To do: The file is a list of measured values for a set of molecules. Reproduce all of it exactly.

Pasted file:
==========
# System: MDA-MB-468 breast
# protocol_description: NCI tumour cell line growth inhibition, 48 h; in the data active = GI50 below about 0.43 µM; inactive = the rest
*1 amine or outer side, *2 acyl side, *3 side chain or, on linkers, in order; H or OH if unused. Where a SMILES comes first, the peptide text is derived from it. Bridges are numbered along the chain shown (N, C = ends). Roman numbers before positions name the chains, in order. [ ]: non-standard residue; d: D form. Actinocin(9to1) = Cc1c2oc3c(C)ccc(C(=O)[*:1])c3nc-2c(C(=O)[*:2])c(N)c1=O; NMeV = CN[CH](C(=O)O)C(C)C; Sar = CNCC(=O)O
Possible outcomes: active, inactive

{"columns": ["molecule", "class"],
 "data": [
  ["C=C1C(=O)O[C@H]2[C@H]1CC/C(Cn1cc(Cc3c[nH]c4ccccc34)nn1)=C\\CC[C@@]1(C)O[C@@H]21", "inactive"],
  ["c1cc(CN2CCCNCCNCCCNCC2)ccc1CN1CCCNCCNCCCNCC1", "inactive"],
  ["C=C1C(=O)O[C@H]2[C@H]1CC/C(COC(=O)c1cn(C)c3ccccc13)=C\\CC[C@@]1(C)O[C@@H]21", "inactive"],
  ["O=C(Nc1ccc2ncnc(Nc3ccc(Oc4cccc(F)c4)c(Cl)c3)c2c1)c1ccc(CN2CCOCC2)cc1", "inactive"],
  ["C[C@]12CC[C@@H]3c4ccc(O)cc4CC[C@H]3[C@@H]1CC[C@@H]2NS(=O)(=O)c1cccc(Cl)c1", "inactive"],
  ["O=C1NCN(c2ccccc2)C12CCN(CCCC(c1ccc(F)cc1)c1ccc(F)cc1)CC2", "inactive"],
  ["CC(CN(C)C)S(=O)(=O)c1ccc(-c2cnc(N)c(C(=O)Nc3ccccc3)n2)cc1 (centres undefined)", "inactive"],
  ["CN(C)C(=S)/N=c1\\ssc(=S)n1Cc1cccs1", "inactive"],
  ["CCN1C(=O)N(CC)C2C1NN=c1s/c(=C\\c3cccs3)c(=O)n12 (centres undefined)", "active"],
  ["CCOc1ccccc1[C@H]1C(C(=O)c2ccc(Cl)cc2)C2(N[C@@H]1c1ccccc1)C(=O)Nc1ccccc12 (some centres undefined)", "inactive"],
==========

# System: MDA-MB-468 breast
# protocol_description: NCI tumour cell line growth inhibition, 48 h; in the data active = GI50 below about 0.43 µM; inactive = the rest
*1 amine or outer side, *2 acyl side, *3 side chain or, on linkers, in order; H or OH if unused. Where a SMILES comes first, the peptide text is derived from it. Bridges are numbered along the chain shown (N, C = ends). Roman numbers before positions name the chains, in order. [ ]: non-standard residue; d: D form. Actinocin(9to1) = Cc1c2oc3c(C)ccc(C(=O)[*:1])c3nc-2c(C(=O)[*:2])c(N)c1=O; NMeV = CN[CH](C(=O)O)C(C)C; Sar = CNCC(=O)O
Possible outcomes: active, inactive

{"columns": ["molecule", "class"],
 "data": [
  ["C=C1C(=O)O[C@H]2[C@H]1CC/C(Cn1cc(Cc3c[nH]c4ccccc34)nn1)=C\\CC[C@@]1(C)O[C@@H]21", "inactive"],
  ["c1cc(CN2CCCNCCNCCCNCC2)ccc1CN1CCCNCCNCCCNCC1", "inactive"],
  ["C=C1C(=O)O[C@H]2[C@H]1CC/C(COC(=O)c1cn(C)c3ccccc13)=C\\CC[C@@]1(C)O[C@@H]21", "inactive"],
  ["O=C(Nc1ccc2ncnc(Nc3ccc(Oc4cccc(F)c4)c(Cl)c3)c2c1)c1ccc(CN2CCOCC2)cc1", "inactive"],
  ["C[C@]12CC[C@@H]3c4ccc(O)cc4CC[C@H]3[C@@H]1CC[C@@H]2NS(=O)(=O)c1cccc(Cl)c1", "inactive"],
  ["O=C1NCN(c2ccccc2)C12CCN(CCCC(c1ccc(F)cc1)c1ccc(F)cc1)CC2", "inactive"],
  ["CC(CN(C)C)S(=O)(=O)c1ccc(-c2cnc(N)c(C(=O)Nc3ccccc3)n2)cc1 (centres undefined)", "inactive"],
  ["CN(C)C(=S)/N=c1\\ssc(=S)n1Cc1cccs1", "inactive"],
  ["CCN1C(=O)N(CC)C2C1NN=c1s/c(=C\\c3cccs3)c(=O)n12 (centres undefined)", "active"],
  ["CCOc1ccccc1[C@H]1C(C(=O)c2ccc(Cl)cc2)C2(N[C@@H]1c1ccccc1)C(=O)Nc1ccccc12 (some centres undefined)", "inactive"],